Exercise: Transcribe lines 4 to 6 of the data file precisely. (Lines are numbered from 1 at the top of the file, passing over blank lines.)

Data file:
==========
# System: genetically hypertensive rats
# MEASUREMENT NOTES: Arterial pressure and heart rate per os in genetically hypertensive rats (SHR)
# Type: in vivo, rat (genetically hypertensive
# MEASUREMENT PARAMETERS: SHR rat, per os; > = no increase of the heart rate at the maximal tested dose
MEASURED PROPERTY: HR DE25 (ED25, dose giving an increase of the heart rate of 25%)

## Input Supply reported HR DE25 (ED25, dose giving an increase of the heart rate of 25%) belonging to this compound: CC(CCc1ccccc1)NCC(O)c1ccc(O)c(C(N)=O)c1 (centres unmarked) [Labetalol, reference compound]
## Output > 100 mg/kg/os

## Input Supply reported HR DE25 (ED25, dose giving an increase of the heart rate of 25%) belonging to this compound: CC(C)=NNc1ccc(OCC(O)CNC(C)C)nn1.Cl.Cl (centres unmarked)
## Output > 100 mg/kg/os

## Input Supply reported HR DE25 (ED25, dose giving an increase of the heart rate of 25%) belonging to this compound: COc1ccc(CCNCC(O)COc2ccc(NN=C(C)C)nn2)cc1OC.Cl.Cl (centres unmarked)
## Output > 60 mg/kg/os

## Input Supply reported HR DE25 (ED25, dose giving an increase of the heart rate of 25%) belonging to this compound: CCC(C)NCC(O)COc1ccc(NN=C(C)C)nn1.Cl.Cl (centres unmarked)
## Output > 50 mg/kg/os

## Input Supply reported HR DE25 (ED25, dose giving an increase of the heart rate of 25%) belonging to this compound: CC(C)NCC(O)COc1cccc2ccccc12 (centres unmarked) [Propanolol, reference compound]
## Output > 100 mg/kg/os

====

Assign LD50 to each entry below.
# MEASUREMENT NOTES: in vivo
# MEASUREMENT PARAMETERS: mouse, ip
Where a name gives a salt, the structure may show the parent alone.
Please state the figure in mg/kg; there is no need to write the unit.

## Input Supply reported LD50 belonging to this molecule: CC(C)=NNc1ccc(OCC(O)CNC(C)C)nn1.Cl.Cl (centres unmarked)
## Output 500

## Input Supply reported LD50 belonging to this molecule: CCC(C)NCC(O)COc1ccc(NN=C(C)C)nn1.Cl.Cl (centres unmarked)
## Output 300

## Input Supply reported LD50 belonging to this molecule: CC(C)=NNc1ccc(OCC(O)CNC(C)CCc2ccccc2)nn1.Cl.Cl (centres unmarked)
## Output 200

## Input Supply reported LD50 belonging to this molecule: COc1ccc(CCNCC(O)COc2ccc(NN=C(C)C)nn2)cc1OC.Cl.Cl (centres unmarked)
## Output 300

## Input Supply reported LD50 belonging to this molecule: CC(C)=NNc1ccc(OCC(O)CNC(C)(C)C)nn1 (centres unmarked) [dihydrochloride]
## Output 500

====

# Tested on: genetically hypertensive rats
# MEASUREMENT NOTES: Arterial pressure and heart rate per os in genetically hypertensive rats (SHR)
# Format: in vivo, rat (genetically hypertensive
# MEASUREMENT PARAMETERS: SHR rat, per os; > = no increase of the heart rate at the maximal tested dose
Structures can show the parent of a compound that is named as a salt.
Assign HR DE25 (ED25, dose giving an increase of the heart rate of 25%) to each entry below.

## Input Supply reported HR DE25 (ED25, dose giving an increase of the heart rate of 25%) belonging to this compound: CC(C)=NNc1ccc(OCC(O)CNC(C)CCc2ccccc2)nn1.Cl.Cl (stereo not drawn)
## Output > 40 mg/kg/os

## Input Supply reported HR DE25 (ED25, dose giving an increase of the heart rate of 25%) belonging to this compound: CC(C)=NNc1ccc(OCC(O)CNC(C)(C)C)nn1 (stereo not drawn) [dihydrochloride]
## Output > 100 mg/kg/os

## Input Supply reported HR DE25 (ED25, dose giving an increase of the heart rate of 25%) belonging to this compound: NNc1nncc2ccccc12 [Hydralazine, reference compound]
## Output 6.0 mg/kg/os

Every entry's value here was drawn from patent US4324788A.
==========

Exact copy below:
# MEASUREMENT PARAMETERS: SHR rat, per os; > = no increase of the heart rate at the maximal tested dose
MEASURED PROPERTY: HR DE25 (ED25, dose giving an increase of the heart rate of 25%)

## Input Supply reported HR DE25 (ED25, dose giving an increase of the heart rate of 25%) belonging to this compound: CC(CCc1ccccc1)NCC(O)c1ccc(O)c(C(N)=O)c1 (centres unmarked) [Labetalol, reference compound]